There’s not really any lines in the narrative logs of System Shock that stands out to me. I’m not complaining, they’re fine, but there’s no moment I stop and go oh wait, damn, what about this bit of dialogue (though in the sequel) while reading the logs and emails of personnel across the station.

The main character’s a forgettable blip. So much so that I thought for years that you played a gender-identity free shapeless blob of nothing, only to learn this week that there’s an opening cinematic where you’re shown your main character – a generic 3d model of a dudelike. Let’s just declare that cinematic non-canon and move on with our lives, because this is a game that does so little to inform the protagonist’s character and lets you make so many choices about how they work, you’re really just better off letting people have that freedom rather than pretend that System Shocksman is in any kind of way a character that we’re all meant to have shared opinions of. In fact, when it comes to character, almost every part of System Shock is kinda… generic and unengaging.

System Shock is a huge spread of parts and pieces, some of which are decent, some of which are good, and none of which stand out to my mind as being great.

Except.

Except.

There’s that thing that holds all this narrative together

All of it.

The third phase is realising you’re alone with her


It’s said that you can know a person by the quality of their enemies and that’s a statement that reflects well on you and extremely poorly on SHODAN by comparison. SHODAN is the consummate over-achieving villainess of the videogame period of the time. She’s powerful and she’s threatening and she’s scary and she’s excellently voice-acted by the impossibly perfect Terri Brosius (who was voice and level design for Dishonored and Dishonored 2, just to remind you that those games are perfect).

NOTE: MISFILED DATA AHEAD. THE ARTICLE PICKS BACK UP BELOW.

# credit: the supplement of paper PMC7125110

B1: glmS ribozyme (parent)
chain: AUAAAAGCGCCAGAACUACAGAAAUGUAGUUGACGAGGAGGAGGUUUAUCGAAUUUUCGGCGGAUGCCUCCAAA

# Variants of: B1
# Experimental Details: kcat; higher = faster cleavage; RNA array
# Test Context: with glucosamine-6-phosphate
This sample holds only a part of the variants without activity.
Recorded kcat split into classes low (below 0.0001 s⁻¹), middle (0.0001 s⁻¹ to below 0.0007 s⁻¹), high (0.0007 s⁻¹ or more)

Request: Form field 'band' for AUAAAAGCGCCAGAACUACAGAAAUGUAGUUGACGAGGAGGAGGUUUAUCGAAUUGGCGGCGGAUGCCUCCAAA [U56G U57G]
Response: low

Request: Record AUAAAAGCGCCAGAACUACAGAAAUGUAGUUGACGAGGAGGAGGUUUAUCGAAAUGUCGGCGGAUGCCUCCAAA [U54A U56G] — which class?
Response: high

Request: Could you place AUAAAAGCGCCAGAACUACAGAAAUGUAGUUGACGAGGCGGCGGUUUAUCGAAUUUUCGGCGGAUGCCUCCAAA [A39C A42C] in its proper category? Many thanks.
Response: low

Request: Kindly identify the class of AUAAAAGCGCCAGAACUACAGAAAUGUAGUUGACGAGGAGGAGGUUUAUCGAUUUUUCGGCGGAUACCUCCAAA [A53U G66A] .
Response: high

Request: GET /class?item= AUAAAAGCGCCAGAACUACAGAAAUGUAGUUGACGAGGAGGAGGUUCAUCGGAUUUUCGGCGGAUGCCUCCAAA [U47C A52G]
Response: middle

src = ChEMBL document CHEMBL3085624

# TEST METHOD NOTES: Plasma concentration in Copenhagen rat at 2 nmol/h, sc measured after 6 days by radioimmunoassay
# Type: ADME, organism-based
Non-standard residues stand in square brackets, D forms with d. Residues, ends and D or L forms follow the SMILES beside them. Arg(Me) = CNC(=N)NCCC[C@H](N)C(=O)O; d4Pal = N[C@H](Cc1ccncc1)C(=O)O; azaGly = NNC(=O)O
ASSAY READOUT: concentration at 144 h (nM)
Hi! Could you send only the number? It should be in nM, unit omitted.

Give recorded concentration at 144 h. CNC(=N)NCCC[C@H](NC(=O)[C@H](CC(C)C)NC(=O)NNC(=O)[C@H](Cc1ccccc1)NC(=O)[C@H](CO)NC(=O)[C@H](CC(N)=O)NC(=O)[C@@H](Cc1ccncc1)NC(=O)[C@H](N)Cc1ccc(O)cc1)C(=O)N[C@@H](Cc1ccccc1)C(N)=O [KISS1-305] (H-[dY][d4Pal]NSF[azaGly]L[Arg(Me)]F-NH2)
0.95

SHODAN is a character who originally mostly just scared me, and then afterwards as I grew older and stopped playing the game quite so much I came to appreciate her more as a villain who was unabashedly, coherently, sensibly evil. In System Shock you learn that SHODAN has a massive mining laser trained on earth, intent on destroying it, because she thinks she can put the raw materials of it and everything on it to better use. That’s how you start out. When you stop that plot, though, despite her attempts to stop and kill you, she has a backup plot. Then when you stop that, she has another backup plot, and this backup plot can only be thwarted if you park your dumb ass in a death trap and when you do that, you can only get out of it thanks to being smart enough to prepare a solution ahead of time that she literally is hard wired to not anticipate. And then she has two more backup plans after that. This isn’t some structurally failure-prone villain! SHODAN has an immense capacity and the ability to plan and she does and despite her overwhelming characteristics being that she’s incredibly arrogant, she’s still smart enough to actually treat you like a threat, constructing a variety of traps and exploiting opportunities that deal with you when you arrived into her situation out of context.